Jordan: “Hey, Alex told me about the new application. I’d love to try it out.”
You (to yourself): Oh no, not again!
All this was to illustrate that if you have Java applications that use any external resources such as a database or application servers, you’ll find it painful to set up the applications on other machines. (That can be equally true for server-based, cloud-based, or hybrid applications.)
Every time you add a new developer to the project, set up a machine for testing, or configure a continuous integration and continuous deployment (CI/CD) pipeline, you could be spending hours or days doing so (see Figure 3). This is one of the many ways Docker and containers can help.
Figure 3. More developers can mean more configurations to replicate and synchronize.
What is a container?
A container is a standard component that lets you package your application and its dependencies in an easy-to-share way. Some of the most important characteristics of a container are that they’re portable, isolated, and lightweight (see Figure 4).
Figure 4. Containers package applications and their dependencies.
The term container comes from shipping containers, which became popular in the 1950s and 1960s. With shipping containers, you could transport a car or a bunch of apples without the ship's captain having to worry about the size or shape of its cargo (see Figure 5). As long as you provide the contents in a uniform container, they will be shipped. (These are also called intermodal containers, since the same container can be carried by ships, trains, and trucks without unloading or repacking its contents.)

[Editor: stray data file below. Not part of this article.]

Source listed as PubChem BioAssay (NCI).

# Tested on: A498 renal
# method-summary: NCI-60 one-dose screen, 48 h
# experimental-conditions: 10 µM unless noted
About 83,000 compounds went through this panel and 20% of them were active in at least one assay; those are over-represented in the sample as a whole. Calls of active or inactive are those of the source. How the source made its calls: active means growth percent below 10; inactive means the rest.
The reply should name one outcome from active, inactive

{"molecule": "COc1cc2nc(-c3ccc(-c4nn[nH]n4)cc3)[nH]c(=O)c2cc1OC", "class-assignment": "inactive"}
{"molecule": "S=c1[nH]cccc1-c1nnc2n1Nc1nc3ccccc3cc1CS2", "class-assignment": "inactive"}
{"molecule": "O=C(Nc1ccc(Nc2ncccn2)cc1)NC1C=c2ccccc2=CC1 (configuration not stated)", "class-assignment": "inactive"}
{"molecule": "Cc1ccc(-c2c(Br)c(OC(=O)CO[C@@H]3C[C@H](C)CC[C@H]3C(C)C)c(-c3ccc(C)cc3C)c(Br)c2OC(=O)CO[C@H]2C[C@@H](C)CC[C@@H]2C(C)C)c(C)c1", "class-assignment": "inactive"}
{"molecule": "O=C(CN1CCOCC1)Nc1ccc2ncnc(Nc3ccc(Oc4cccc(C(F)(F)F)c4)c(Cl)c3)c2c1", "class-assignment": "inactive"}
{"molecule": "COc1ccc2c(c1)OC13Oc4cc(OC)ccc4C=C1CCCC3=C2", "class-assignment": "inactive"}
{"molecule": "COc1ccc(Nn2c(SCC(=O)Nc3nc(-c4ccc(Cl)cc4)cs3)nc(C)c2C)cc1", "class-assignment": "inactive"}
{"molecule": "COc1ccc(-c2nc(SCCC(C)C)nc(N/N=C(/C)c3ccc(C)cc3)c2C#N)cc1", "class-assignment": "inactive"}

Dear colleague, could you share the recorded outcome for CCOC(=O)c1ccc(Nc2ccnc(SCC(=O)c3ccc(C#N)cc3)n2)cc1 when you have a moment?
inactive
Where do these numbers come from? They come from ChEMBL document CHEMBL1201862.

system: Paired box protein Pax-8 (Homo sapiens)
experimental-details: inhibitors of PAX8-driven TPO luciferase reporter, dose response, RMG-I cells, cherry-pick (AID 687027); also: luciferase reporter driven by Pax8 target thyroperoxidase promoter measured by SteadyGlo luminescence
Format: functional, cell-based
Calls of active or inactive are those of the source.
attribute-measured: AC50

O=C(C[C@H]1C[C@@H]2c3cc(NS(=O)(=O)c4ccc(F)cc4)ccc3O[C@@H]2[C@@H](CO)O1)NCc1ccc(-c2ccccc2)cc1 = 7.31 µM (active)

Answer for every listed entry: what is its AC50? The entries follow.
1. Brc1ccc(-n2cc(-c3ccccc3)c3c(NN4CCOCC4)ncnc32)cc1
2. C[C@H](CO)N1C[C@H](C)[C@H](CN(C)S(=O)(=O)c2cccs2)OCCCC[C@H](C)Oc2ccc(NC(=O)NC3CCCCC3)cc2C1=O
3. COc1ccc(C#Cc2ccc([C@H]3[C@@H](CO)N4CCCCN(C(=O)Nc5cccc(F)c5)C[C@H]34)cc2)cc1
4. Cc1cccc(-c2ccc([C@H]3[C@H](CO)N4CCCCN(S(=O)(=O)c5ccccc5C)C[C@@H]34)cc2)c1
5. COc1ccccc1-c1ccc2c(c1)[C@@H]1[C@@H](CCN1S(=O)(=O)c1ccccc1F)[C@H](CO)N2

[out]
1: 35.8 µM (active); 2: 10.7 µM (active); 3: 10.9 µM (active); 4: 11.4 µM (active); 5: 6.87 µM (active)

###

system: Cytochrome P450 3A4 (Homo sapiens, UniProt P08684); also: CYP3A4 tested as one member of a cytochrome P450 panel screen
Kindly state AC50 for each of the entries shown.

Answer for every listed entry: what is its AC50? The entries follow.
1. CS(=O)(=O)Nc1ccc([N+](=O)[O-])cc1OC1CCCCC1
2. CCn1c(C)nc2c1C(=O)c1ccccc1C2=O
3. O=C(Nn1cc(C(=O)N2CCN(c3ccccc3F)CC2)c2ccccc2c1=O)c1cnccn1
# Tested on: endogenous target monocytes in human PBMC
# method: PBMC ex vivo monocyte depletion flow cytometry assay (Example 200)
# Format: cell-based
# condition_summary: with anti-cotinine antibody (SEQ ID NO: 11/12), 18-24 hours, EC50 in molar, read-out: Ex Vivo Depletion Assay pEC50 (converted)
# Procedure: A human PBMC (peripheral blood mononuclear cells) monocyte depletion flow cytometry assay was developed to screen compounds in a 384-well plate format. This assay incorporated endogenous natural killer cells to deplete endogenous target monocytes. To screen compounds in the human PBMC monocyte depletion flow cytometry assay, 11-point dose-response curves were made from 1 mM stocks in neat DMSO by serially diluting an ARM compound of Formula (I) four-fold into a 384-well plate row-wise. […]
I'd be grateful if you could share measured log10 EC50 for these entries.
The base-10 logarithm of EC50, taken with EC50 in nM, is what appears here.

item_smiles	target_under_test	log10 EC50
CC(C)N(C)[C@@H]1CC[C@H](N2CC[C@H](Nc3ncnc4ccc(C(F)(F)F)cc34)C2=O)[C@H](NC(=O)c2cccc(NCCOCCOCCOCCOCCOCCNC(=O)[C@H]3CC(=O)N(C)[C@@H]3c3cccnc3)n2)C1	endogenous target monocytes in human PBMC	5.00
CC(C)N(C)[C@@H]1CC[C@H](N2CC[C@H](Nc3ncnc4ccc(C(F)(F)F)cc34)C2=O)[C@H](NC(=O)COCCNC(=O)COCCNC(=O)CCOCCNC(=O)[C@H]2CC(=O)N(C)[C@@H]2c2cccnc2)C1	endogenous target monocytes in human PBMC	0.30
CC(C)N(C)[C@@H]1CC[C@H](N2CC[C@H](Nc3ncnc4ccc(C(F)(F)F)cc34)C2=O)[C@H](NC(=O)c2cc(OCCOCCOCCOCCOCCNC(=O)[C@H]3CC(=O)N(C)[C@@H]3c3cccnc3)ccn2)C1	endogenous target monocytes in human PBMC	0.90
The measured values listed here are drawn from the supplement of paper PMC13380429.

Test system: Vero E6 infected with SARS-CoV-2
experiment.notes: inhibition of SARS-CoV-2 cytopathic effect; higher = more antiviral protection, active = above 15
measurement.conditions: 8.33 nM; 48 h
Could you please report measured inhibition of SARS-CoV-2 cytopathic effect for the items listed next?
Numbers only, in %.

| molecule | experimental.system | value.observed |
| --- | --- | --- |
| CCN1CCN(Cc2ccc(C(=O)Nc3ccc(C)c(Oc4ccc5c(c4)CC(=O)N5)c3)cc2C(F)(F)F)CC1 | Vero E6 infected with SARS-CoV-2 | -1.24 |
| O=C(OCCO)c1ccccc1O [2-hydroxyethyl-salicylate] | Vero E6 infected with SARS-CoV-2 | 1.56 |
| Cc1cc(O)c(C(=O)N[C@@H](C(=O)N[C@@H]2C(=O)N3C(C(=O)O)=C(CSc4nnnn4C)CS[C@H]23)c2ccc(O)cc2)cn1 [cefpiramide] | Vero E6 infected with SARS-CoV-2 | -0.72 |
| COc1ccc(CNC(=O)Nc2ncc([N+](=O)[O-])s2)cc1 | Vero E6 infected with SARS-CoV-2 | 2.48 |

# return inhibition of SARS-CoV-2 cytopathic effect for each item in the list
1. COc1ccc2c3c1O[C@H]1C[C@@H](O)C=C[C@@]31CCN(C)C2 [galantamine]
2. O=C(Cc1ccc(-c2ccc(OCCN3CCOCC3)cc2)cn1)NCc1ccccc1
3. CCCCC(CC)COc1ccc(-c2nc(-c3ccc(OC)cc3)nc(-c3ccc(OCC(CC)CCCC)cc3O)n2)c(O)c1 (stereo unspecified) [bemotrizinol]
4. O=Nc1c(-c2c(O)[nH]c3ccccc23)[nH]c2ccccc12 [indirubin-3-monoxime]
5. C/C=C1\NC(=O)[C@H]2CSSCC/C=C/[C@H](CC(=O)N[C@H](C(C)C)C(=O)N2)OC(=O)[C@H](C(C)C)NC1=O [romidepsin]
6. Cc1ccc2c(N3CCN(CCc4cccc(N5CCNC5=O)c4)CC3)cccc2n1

Figure 5. Shipping standardized containers
Similarly, a containerized application can be a web application, a mobile application, or an enterprise application. It can be written in any language, such as Java. The application can use Spring Boot, Jakarta EE, or any other framework. The container can include databases, application servers, and other necessary dependencies. As long as you package your application in a container, Alex, Jordan, and everyone else can run the software with minimal work.
Docker is a popular open source platform that allows you to use containers (see Figure 6).
Figure 6. Docker’s whale logo looks like a ship filled with standardized containers.
You (wisely) decide to install Docker and containerize your application. You put the application code, application server, and JVM into a single container since they’re all closely tied together. Then, in a separate container, you install the database. (See Figure 7.)
Figure 7. The application now lives in two containers: one for the application, application server, and JVM and the other for the database.
How is this any better? Well, if you had this setup earlier, the conversation with Alex might have gone like this.
You: “Hey Alex, I’d like you to try out my application. Since you already have Docker installed, you will need only a couple of simple commands to run it on your machine, and you don’t even need to upgrade from your old Java 8 to the Java 16 JVM that I’m using or figure out how to install MongoDB.”